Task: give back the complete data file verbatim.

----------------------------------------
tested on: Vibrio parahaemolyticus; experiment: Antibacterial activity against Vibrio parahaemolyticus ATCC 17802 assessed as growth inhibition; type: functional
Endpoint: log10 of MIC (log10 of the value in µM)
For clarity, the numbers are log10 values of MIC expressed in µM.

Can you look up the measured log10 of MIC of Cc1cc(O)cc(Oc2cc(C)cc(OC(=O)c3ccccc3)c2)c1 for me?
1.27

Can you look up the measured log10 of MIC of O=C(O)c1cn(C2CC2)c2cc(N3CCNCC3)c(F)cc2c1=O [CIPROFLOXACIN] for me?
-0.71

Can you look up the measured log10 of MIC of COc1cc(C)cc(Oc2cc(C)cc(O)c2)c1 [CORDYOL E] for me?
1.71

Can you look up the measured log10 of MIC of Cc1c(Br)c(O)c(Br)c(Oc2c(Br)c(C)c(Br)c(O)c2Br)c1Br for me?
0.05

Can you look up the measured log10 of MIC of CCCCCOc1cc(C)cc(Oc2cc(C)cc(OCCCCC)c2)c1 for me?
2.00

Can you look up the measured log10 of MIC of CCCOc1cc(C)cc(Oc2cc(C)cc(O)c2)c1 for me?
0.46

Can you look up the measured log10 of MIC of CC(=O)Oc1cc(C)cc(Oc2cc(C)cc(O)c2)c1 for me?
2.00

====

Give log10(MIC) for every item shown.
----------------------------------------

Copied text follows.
tested on: Vibrio parahaemolyticus; experiment: Antibacterial activity against Vibrio parahaemolyticus ATCC 17802 assessed as growth inhibition; type: functional
Endpoint: log10 of MIC (log10 of the value in µM)
For clarity, the numbers are log10 values of MIC expressed in µM.

Can you look up the measured log10 of MIC of Cc1cc(O)cc(Oc2cc(C)cc(OC(=O)c3ccccc3)c2)c1 for me?
1.27

Can you look up the measured log10 of MIC of O=C(O)c1cn(C2CC2)c2cc(N3CCNCC3)c(F)cc2c1=O [CIPROFLOXACIN] for me?
-0.71

Can you look up the measured log10 of MIC of COc1cc(C)cc(Oc2cc(C)cc(O)c2)c1 [CORDYOL E] for me?
1.71

Can you look up the measured log10 of MIC of Cc1c(Br)c(O)c(Br)c(Oc2c(Br)c(C)c(Br)c(O)c2Br)c1Br for me?
0.05

Can you look up the measured log10 of MIC of CCCCCOc1cc(C)cc(Oc2cc(C)cc(OCCCCC)c2)c1 for me?
2.00

Can you look up the measured log10 of MIC of CCCOc1cc(C)cc(Oc2cc(C)cc(O)c2)c1 for me?
0.46

Can you look up the measured log10 of MIC of CC(=O)Oc1cc(C)cc(Oc2cc(C)cc(O)c2)c1 for me?
2.00

====

Give log10(MIC) for every item shown.